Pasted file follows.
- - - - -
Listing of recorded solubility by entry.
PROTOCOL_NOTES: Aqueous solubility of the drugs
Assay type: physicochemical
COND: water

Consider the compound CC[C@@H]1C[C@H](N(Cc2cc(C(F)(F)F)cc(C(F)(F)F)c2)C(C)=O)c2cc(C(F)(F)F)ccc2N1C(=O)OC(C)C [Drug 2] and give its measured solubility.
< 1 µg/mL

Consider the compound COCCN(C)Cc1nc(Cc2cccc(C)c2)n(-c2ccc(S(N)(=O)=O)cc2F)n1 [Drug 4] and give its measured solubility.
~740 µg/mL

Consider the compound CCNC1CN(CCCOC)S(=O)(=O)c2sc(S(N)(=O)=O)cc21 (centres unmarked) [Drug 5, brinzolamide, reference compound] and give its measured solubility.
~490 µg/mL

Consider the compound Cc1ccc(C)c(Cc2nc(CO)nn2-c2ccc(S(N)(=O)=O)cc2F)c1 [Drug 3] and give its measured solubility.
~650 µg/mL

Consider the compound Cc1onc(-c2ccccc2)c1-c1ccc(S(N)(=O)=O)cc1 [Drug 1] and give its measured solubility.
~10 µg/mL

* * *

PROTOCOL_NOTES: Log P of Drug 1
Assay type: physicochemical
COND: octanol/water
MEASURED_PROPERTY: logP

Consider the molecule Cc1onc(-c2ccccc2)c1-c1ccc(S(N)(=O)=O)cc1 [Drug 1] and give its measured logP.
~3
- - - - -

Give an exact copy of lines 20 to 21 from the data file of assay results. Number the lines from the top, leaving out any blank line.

Consider the molecule Cc1onc(-c2ccccc2)c1-c1ccc(S(N)(=O)=O)cc1 [Drug 1] and give its measured logP.
~3